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Report on Shishaldin (United States) — February 1978

Scientific Event Alert Network Bulletin, vol. 3, no. 2 (February 1978)
Managing Editor: David Squires.

Shishaldin (United States) Large steam plume, accompanying nearby Westdahl eruption

Please cite this report as:

Global Volcanism Program, 1978. Report on Shishaldin (United States) (Squires, D., ed.). Scientific Event Alert Network Bulletin, 3:2. Smithsonian Institution. https://doi.org/10.5479/si.GVP.SEAN197802-311360.

Volcano Profile |  Complete Bulletin


Shishaldin

United States

54.756°N, 163.97°W; summit elev. 2857 m

All times are local (unless otherwise noted)


A NOAA satellite image (figure 1) on 8 February at 1835 shows simultaneous 60-km plumes emerging from the summits of Shishaldin and Westdahl, about 50 km apart. No plume from Shishaldin is visible in images taken 8 hours earlier and 16 hours later (figure 2). No ashfall at Shishaldin can be seen in the latter image, but resolution is only 0.9 km and a light or moderate ashfall would probably not be visible.

Figure (see Caption) Figure 1. Enlargement of a portion of a NOAA 5 infrared image at 1835 on 8 February 1978 (0.9-km ground resolution), showing plumes, each ~60 km long, extending SE from both Westdahl and Shishaldin. Most of the Alaska Peninsula is visible, as is the coast of Alaska NW to the entrance to Kuskokwim Bay. The gray area off the coast is pack ice. Courtesy of Jürgen Kienle and NOAA.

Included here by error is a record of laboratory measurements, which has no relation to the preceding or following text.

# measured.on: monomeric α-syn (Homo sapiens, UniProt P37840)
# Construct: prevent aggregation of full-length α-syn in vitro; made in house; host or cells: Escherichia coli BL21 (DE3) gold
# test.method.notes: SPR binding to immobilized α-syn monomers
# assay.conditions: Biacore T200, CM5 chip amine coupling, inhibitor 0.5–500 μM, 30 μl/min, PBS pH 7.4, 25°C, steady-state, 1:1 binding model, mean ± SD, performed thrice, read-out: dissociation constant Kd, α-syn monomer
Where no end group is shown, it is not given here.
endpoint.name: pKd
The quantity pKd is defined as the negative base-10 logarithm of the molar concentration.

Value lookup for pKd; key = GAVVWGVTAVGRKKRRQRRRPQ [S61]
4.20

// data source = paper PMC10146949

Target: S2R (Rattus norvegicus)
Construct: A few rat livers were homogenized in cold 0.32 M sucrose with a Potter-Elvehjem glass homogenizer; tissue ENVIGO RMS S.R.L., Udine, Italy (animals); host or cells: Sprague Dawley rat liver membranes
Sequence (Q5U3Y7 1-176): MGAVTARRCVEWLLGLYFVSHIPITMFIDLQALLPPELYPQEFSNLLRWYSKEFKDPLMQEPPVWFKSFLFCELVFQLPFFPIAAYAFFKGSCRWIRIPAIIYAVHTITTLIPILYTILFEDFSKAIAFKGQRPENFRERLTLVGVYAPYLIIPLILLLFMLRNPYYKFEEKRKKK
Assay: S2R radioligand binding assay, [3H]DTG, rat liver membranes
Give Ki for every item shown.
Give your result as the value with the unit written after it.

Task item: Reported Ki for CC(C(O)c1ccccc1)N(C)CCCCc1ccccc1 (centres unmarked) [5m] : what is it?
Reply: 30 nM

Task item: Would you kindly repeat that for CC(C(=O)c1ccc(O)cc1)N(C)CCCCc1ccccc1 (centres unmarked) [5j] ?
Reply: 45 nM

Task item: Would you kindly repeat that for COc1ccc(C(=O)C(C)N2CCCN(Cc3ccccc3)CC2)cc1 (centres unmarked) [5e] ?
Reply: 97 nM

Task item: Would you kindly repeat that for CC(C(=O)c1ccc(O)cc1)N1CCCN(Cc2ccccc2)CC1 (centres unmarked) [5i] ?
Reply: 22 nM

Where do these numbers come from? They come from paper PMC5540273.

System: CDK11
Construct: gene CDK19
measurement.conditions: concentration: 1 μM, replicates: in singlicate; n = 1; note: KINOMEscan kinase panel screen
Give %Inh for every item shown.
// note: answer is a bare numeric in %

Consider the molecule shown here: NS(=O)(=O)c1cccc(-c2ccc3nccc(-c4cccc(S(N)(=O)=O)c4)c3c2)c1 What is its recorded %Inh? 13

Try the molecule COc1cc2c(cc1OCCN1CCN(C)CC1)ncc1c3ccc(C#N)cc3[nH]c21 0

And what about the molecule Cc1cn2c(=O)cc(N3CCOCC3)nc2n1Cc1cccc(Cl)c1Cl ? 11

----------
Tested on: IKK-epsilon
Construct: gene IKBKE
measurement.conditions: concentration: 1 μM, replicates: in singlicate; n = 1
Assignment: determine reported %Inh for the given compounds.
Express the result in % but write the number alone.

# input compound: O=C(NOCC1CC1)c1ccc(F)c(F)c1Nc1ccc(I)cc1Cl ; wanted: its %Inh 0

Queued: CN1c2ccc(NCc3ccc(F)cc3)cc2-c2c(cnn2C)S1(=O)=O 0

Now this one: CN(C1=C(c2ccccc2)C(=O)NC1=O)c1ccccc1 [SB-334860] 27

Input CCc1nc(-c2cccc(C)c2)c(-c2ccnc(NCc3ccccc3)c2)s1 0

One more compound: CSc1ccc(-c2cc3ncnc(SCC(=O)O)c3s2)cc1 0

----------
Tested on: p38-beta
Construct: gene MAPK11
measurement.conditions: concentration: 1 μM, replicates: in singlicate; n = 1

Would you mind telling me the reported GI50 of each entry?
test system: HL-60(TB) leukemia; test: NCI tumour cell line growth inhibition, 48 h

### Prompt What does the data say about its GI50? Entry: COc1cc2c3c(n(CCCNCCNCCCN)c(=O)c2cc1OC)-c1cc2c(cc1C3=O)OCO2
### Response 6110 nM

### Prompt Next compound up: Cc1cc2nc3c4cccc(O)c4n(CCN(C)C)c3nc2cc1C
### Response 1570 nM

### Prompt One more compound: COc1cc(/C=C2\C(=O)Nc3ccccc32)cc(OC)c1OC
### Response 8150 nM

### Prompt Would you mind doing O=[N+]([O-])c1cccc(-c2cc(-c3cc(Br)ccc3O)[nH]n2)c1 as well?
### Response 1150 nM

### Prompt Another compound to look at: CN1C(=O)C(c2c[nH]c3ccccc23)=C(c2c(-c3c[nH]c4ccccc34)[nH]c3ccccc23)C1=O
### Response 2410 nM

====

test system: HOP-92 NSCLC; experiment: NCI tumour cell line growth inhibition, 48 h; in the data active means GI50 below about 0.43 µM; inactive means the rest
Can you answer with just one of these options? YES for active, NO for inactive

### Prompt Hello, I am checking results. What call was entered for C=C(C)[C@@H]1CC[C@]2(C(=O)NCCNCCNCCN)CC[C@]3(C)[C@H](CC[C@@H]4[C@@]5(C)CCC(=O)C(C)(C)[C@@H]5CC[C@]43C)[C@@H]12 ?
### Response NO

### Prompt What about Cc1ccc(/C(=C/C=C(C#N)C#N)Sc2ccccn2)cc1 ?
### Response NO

Figure (see Caption) Figure 2. NOAA 5 satellite imagery, 5-9 February 1978, showing Unimak Island and vicinity. North orientations (arrow) are the same for each. A: (5 February 1978, 1036, infrared) Plume extends ~230 km S, rising to an estimated 8 km; black summit hot spot. B: (6 February 1978, 1141, infrared) Plume extends ~110 km SE; black summit hot spot. C: (7 February 1978, 1101, infrared) Plume at least 6 km high and ~160 km long, blown primarily SSE but some eastward shearing evident, probably by lower altitude winds. D: (8 February 1978, 1018, infrared) Plume extends 80 km SSE, at lower altitude than in C. E: (8 February 1978, 1018, visible, enlarged ~50% more than A-D) Weak plume curves SW to W about 100 km. Shishaldin is no longer active, 16 hours after its plume was visible in figure 1. The dark triangular area S of Westdahl is fresh ashfall, subtending an angle of about 95° and covering an area of ~300 km2. No ashfall is visible on Shishaldin. Courtesy of Jürgen Kienle and NOAA.

Geologic Background. The beautifully symmetrical Shishaldin is the highest and one of the most active volcanoes of the Aleutian Islands. The glacier-covered volcano is the westernmost of three large stratovolcanoes along an E-W line in the eastern half of Unimak Island. The Aleuts named the volcano Sisquk, meaning "mountain which points the way when I am lost." A steam plume often rises from its small summit crater. Constructed atop an older glacially dissected volcano, it is largely basaltic in composition. Remnants of an older ancestral volcano are exposed on the W and NE sides at 1,500-1,800 m elevation. There are over two dozen pyroclastic cones on its NW flank, which is blanketed by massive aa lava flows. Frequent explosive activity, primarily consisting of Strombolian ash eruptions from the small summit crater, but sometimes producing lava flows, has been recorded since the 18th century.

Information Contacts: J. Kienle, Univ. of Alaska.